Words by Daniel Bosley; Pictures by Aishath Naj
Off the coast of Felivaru in Lhaviyani Atoll, just minutes away from the atoll capital Naifaru, the bow of a mystery vessel juts awkwardly from the reef. Standing taller than any other natural feature in the country (not counting trees), the hulk has been a part of the local landscape for as long as most residents can recall.
What’s more, 30 metres below lies a second wreck, thus earning this area the name ‘The Shipyard’ amongst divers. But, with any identifying features long since consigned to rust, the history of the vessels has also begun to fade. Despite this decay, the proximity of the country’s first tuna cannery on Felivaru gives clues to the pair’s fate.
The ship lying below the waves is said to be one of the first refrigerated boats introduced to the Maldives by Japan in the 1970s – as suggested by its name, Skipjack 1 (formerly known as Hokomaro).
After introducing outboard motors to the archipelago for the first time in the 1970s, a booming Japanese economy revolutionised the Maldives’ traditional fishing industry by bringing cold storage ships to the atolls, thus enabling Maldivian fishermen to sell fresh catch (though the government took a large percentage) rather than drying and curing their fish for export.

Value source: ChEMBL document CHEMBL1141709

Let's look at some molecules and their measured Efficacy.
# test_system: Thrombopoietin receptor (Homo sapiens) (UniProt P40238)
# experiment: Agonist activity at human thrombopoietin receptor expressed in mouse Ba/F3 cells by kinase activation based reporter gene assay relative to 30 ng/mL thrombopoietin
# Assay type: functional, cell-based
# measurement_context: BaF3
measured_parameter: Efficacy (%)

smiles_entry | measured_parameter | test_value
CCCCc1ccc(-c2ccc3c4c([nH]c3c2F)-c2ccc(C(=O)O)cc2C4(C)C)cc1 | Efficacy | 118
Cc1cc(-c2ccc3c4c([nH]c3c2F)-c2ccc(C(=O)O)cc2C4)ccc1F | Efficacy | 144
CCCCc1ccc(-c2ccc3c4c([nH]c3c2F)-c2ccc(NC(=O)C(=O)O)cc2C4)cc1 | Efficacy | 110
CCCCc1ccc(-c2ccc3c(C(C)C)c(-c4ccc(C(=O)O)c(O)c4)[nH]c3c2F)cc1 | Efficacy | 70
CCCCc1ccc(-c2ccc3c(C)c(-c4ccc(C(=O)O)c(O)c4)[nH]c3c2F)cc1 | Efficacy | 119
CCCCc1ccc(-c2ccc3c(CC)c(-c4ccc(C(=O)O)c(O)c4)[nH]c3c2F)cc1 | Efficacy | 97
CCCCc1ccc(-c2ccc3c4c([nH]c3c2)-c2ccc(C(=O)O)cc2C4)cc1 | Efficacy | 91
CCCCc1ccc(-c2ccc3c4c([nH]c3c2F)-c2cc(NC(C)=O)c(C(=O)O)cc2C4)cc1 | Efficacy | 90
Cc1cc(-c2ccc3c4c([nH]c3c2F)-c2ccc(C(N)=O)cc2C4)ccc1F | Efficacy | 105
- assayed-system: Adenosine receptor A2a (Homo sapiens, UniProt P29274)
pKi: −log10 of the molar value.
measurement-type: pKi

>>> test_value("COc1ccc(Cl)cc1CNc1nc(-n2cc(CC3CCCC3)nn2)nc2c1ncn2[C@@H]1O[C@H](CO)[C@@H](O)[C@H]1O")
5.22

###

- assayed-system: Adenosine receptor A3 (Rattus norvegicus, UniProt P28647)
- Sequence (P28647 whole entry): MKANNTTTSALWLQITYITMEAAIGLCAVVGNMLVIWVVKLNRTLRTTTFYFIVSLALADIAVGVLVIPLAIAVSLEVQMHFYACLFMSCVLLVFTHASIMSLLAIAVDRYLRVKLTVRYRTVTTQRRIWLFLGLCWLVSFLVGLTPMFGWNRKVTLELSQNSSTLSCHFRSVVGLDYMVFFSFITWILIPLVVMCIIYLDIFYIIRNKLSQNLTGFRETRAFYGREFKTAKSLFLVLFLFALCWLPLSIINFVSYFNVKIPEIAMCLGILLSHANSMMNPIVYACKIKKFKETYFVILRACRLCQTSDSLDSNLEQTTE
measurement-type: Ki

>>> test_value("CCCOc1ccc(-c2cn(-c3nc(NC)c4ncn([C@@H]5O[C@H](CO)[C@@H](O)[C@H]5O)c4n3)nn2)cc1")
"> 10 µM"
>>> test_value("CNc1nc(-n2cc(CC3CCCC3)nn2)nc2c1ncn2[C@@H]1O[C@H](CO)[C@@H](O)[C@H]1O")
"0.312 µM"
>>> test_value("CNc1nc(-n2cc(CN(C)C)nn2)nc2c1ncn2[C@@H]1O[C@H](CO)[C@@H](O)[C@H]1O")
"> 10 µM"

Due to be scuttled in deeper waters – perhaps soon after the Maldivian and Japanese government established the cannery on Felivaru in 1978 – Skipjack 1 caught fire and sank in shallow waters. The pioneering vessel is now a minor cast member in the tourism industry, after having played a leading role in the development of the fisheries sector.
It was to the cannery to which the second vessel was heading in 1984, seeking emergency repairs on its regular trip from Colombo to Male. The ship – said to have been pressed into local service after having illegally entered Maldivian waters – failed to make it to Felivaru; it’s crew having to swim the final few feet.
Unlike it’s prominent fate, however, the origins of this vessel and its journey to the Maldives are less clear. Perhaps there is an elderly fisherman somewhere in Lhaviyani who can add more to the tale, salvaging a little more local history from the corrosive effects of time.